Purim Time: Jewish Traditions of Purim, Purim Masks, History and More
Purim, a Jewish celebration that occurs in March, is a great holiday for crafters! Kids love to dress up in costume for carnivals and the megillah reading. You can also try some great Purim recipes for the traditional holiday cookie, Hamantashen.
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What is the festival of Purim? What does Purim celebrate?
Purim is celebrated every year during the Hebrew month of Adar (which typically coincides with our month of March) and commemorates the deliverance of the Jews from Ancient Persia from Haman’s plot to destroy the Jewish people. During the Purim celebration, Jews read the Purim story of how Queen Esther managed to trick Haman and ultimately had him hanged and saved the Jews. To this day, Jews use Purim as a fun, festive celebration that represents the salvation of their people.
Jewish Traditions of Purim
Purim is not considered a religious holiday by most Jews. In celebrating Purim, there are many common Jewish traditions. These include reading the megillah (or the Purim story), dressing up in costumes and Purim masks, eating Hamantashen (fruit-filled triangle cookies) and singing songs. Some religious schools or synagogues host Purim carnivals for their students or younger members where kids can dress up, eat and play games. In honor of the Jewish traditions of Purim, we have included some of our favorite mask projects. While these were not designed specifically for Purim, they are fun projects to do with kids and make a great addition to any Purim costume.
Beaded Celebration Mask
Turn this Mardi Gras-themed mask into a the perfect glittering addition to your Purim costume. Use beads, tape and thread on a platstic mask and have this grand look in no time. You can customize the mask for any costume or ensemble.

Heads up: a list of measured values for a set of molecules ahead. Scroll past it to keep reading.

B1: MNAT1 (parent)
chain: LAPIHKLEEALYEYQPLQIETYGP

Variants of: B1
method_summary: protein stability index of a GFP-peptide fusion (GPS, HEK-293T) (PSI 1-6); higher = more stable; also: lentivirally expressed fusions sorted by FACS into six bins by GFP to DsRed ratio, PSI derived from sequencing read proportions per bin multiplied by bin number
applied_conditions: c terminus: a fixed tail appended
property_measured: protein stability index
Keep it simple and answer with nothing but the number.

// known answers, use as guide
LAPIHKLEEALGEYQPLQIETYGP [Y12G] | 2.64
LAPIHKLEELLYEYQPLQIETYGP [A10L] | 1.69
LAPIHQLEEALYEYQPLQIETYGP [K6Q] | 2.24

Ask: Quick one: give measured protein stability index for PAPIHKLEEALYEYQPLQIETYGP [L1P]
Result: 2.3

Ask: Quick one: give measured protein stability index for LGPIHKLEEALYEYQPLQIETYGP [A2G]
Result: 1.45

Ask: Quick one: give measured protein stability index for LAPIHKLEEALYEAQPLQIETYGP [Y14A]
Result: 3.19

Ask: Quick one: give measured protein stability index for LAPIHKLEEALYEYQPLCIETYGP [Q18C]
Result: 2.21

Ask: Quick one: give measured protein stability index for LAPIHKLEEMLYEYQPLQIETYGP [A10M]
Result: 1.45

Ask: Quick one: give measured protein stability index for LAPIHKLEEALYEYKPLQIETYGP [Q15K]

Gold Celebration Mask
This dark painting technique looks great on this Purim mask. Design your own or follow this tutorial for a fun costume mask that would make a great add-on to any villain costume, like Haman.
Fun and Easy Full-Face Purim Masks
This project is easy and great for kids! Just take a store-bought plastic mask, grab some threads, beads, sequins and feathers and customize your mask to fit with your costume.
It's tradition to give gifts of food on Purim, so why not give a card too? This beautiful handmade Purim card features a group dancing and is crystal-embellished. It's makes a great touch to an already sweet holiday gift.
- Ruth’s Jewish Stamps
- Vertical Purim – 779
- Group Dancing – 445
- 3mm Crystalina® Peridot Crystals
- 3mm Turquoise Round Holographic
- 6mm Gold Heart Nailheads
- Kandi’s Professional Touch® HotFix Applicator
- Green, Blue and Stripe Cardstock
- Black and Gold ink pad
- Black and Gold embossing powder
1. Use green cardstock for the card.
2. Cut a strip of stripe paper as a left border.
3. Cut blue cardstock 3”x 3”.
4. Using Black dye ink, stamp Purim stamp onto stripe paper.
5. Using Black embossing powder, emboss Purim stamp.
6. Using Gold dye ink, stamp Group Dancing stamp onto blue cardstock.
7. Using Gold embossing powder, emboss Group Dancing stamp.
8. Using adhesive, place the stripe paper and blue paper on the green card.
9. Using Kandi’s Professional Touch hotfix Applicator Wand, apply embellishments.
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